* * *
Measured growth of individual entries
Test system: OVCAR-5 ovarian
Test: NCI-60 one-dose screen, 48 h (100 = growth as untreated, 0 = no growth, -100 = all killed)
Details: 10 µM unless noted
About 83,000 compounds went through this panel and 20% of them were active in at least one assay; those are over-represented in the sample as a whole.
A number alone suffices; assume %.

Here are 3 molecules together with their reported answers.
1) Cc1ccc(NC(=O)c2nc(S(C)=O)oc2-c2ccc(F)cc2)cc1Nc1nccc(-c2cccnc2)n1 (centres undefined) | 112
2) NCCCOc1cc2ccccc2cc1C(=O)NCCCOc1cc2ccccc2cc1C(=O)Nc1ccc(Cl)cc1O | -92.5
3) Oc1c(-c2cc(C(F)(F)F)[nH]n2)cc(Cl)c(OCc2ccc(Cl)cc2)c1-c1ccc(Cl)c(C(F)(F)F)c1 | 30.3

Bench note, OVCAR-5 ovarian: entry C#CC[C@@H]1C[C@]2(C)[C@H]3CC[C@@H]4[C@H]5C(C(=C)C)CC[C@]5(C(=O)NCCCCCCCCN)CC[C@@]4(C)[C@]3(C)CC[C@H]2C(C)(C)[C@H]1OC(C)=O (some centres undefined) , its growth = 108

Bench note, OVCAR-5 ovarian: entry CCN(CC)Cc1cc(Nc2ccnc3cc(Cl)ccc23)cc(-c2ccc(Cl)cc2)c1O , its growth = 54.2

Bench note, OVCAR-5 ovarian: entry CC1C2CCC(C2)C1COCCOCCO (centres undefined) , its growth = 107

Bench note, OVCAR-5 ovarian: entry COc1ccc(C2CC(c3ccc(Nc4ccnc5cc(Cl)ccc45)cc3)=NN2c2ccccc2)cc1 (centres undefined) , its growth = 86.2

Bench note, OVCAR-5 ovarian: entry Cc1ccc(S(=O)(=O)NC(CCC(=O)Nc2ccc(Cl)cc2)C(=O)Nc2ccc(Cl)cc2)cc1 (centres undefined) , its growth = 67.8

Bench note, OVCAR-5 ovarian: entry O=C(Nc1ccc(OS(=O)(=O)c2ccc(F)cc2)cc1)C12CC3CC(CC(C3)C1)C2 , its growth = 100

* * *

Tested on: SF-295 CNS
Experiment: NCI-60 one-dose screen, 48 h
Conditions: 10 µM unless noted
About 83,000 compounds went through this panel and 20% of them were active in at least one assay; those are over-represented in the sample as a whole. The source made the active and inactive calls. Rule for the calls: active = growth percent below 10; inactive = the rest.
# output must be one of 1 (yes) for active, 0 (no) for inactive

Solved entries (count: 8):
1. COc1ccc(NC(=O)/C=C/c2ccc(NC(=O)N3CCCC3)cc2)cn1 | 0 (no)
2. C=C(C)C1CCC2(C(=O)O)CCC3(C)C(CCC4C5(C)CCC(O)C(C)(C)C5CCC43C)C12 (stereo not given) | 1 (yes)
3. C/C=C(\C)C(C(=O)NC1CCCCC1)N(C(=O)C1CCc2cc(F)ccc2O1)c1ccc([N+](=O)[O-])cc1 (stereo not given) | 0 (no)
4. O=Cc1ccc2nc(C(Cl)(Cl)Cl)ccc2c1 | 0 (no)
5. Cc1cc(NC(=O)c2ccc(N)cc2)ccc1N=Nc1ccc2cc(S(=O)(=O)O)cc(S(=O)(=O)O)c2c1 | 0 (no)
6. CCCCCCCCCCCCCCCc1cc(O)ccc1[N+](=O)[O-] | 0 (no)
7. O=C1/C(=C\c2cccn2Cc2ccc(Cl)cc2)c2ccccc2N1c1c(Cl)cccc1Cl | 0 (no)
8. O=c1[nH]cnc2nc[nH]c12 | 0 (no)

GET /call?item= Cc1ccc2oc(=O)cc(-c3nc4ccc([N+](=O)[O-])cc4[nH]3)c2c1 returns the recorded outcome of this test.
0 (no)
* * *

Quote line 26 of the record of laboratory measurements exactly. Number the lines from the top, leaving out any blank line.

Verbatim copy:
3. C/C=C(\C)C(C(=O)NC1CCCCC1)N(C(=O)C1CCc2cc(F)ccc2O1)c1ccc([N+](=O)[O-])cc1 (stereo not given) | 0 (no)